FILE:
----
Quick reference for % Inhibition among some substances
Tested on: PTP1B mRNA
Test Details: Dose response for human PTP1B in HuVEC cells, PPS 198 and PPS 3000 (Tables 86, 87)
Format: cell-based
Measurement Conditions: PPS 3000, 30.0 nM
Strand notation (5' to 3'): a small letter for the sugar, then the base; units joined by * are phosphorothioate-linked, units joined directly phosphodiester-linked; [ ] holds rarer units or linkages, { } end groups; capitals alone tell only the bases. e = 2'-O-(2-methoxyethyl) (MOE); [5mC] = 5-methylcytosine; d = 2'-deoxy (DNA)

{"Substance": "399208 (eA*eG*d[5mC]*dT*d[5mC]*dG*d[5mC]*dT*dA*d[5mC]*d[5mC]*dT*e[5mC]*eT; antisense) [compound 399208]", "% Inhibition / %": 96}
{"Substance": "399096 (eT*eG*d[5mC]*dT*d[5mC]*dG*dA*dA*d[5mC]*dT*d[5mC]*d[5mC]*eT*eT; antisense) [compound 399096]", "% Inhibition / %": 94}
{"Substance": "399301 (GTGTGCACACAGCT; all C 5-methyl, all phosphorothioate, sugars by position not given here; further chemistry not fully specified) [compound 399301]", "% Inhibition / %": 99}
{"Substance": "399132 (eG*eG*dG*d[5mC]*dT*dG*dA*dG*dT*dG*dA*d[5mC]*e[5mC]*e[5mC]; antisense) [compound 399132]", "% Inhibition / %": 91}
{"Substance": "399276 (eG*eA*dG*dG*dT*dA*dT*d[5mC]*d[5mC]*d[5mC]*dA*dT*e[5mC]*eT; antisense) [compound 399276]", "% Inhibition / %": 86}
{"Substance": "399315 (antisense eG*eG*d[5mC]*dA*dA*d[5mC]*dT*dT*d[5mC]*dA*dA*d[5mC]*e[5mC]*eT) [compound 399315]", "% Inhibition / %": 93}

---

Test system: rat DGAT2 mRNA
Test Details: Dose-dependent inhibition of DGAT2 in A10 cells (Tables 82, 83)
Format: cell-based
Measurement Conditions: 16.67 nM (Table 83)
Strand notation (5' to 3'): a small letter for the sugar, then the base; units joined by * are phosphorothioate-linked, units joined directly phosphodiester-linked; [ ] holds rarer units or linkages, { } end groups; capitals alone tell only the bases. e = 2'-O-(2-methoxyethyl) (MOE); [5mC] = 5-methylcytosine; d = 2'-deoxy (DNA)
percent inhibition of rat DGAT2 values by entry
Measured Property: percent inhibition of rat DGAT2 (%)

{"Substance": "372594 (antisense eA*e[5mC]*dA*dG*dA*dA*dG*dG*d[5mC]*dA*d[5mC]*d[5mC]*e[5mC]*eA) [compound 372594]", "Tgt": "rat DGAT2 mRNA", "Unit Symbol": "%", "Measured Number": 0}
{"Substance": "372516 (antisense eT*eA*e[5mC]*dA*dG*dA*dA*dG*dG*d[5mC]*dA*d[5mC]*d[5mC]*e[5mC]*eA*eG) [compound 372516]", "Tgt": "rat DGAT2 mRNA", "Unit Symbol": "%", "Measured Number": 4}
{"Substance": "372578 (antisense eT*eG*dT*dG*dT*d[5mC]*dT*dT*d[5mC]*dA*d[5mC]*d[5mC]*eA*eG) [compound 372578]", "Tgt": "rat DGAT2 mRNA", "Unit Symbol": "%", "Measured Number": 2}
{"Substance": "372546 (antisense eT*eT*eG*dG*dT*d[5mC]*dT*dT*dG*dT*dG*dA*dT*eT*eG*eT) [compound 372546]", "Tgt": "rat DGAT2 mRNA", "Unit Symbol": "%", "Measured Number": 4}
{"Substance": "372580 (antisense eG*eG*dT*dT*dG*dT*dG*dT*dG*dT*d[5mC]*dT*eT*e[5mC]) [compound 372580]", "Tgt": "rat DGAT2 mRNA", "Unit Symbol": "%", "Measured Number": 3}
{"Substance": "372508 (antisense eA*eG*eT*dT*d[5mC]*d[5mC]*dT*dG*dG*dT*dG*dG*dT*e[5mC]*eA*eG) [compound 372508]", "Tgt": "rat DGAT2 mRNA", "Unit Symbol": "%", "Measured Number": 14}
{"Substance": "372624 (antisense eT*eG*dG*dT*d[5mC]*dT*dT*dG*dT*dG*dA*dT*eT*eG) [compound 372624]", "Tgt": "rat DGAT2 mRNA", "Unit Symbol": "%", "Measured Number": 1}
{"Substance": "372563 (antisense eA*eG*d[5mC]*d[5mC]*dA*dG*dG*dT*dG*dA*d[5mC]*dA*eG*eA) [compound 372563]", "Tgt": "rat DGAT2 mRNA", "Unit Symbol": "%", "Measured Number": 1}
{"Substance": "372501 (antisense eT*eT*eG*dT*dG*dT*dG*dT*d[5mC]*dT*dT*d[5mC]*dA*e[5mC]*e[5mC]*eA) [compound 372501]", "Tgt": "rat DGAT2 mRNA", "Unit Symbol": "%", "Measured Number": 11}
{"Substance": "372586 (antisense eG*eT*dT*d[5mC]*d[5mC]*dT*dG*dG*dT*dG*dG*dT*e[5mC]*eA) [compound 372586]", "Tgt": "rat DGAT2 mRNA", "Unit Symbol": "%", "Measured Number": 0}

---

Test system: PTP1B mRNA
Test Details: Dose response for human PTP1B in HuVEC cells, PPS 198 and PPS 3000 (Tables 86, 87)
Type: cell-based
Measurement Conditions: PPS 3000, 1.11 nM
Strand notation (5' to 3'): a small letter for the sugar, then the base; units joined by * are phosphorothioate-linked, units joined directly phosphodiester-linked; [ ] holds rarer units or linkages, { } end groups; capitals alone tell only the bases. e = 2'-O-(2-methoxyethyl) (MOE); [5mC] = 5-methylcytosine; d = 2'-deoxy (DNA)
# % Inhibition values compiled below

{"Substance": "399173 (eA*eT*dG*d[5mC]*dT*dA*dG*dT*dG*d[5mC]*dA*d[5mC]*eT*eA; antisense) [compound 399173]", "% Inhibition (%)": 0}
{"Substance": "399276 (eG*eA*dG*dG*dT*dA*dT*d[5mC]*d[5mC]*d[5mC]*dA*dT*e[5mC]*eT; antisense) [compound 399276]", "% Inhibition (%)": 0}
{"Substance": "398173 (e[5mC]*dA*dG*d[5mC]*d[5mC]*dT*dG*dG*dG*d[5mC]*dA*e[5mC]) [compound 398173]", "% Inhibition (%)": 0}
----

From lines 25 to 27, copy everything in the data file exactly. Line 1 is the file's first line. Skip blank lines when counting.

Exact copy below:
{"Substance": "372580 (antisense eG*eG*dT*dT*dG*dT*dG*dT*dG*dT*d[5mC]*dT*eT*e[5mC]) [compound 372580]", "Tgt": "rat DGAT2 mRNA", "Unit Symbol": "%", "Measured Number": 3}
{"Substance": "372508 (antisense eA*eG*eT*dT*d[5mC]*d[5mC]*dT*dG*dG*dT*dG*dG*dT*e[5mC]*eA*eG) [compound 372508]", "Tgt": "rat DGAT2 mRNA", "Unit Symbol": "%", "Measured Number": 14}
{"Substance": "372624 (antisense eT*eG*dG*dT*d[5mC]*dT*dT*dG*dT*dG*dA*dT*eT*eG) [compound 372624]", "Tgt": "rat DGAT2 mRNA", "Unit Symbol": "%", "Measured Number": 1}